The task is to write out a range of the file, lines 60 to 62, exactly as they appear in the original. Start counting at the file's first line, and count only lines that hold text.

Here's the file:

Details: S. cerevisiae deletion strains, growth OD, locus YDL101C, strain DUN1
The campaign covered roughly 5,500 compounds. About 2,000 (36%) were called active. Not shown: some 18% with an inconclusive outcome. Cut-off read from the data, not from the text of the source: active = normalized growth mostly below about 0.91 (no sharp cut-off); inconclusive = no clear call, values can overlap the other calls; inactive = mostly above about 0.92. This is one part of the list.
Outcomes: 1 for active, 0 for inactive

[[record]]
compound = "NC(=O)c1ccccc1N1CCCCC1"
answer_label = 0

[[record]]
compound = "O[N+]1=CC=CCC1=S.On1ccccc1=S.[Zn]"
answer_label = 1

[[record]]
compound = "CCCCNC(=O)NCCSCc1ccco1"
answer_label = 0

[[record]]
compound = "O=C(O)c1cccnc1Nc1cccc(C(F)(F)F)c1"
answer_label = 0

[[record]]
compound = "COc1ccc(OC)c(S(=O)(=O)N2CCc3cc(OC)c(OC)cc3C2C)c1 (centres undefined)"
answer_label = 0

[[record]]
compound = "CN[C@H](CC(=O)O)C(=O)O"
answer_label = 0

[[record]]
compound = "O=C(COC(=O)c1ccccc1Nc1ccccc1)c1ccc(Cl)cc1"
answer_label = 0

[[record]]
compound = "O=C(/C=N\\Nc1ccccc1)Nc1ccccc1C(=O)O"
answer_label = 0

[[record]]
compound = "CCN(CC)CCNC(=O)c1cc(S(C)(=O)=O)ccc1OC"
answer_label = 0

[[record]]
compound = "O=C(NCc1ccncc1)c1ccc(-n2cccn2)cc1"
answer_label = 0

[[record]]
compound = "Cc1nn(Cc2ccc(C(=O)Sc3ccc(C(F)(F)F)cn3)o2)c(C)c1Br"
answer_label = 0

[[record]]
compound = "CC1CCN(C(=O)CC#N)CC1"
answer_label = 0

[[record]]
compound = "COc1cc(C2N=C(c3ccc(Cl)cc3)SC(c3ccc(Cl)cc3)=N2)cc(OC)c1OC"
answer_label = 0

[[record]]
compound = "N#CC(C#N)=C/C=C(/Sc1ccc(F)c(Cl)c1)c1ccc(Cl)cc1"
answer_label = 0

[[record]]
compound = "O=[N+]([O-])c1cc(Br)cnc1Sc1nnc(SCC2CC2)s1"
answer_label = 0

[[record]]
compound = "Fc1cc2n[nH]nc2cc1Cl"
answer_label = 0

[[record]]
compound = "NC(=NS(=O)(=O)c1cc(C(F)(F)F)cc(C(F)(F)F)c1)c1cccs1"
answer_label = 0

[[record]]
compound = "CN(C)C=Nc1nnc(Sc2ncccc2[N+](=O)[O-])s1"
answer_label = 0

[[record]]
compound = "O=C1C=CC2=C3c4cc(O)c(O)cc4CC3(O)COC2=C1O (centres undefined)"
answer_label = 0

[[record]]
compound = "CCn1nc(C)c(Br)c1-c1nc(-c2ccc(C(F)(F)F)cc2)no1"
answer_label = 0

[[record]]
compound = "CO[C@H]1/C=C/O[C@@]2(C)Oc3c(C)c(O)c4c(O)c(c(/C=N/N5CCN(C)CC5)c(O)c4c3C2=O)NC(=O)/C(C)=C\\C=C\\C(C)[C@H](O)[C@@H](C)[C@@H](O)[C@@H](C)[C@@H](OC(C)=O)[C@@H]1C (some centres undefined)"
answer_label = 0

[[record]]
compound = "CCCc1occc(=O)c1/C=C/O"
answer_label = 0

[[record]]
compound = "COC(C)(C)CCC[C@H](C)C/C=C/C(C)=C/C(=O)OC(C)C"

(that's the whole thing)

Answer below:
answer_label = 0

[[record]]
compound = "CCn1nc(C)c(Br)c1-c1nc(-c2ccc(C(F)(F)F)cc2)no1"